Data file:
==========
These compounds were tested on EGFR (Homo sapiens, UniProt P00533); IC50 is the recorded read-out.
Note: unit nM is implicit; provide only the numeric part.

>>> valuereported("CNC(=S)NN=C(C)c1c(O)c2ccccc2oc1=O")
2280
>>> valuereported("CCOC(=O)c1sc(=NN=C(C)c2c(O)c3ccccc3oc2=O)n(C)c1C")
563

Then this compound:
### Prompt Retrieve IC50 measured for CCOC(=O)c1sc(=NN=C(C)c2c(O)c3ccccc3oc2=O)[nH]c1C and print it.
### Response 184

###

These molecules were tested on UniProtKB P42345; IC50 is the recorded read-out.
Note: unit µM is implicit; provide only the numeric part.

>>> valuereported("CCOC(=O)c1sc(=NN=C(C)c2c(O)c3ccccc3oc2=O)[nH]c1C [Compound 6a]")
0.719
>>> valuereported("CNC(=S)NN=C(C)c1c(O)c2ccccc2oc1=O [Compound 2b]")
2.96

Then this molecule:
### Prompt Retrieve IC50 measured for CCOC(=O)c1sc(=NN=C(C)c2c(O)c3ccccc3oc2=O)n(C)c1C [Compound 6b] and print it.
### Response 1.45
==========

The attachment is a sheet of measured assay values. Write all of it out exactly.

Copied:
These compounds were tested on EGFR (Homo sapiens, UniProt P00533); IC50 is the recorded read-out.
Note: unit nM is implicit; provide only the numeric part.

>>> valuereported("CNC(=S)NN=C(C)c1c(O)c2ccccc2oc1=O")
2280
>>> valuereported("CCOC(=O)c1sc(=NN=C(C)c2c(O)c3ccccc3oc2=O)n(C)c1C")
563

Then this compound:
### Prompt Retrieve IC50 measured for CCOC(=O)c1sc(=NN=C(C)c2c(O)c3ccccc3oc2=O)[nH]c1C and print it.
### Response 184

###

These molecules were tested on UniProtKB P42345; IC50 is the recorded read-out.
Note: unit µM is implicit; provide only the numeric part.

>>> valuereported("CCOC(=O)c1sc(=NN=C(C)c2c(O)c3ccccc3oc2=O)[nH]c1C [Compound 6a]")
0.719
>>> valuereported("CNC(=S)NN=C(C)c1c(O)c2ccccc2oc1=O [Compound 2b]")
2.96

Then this molecule:
### Prompt Retrieve IC50 measured for CCOC(=O)c1sc(=NN=C(C)c2c(O)c3ccccc3oc2=O)n(C)c1C [Compound 6b] and print it.
### Response 1.45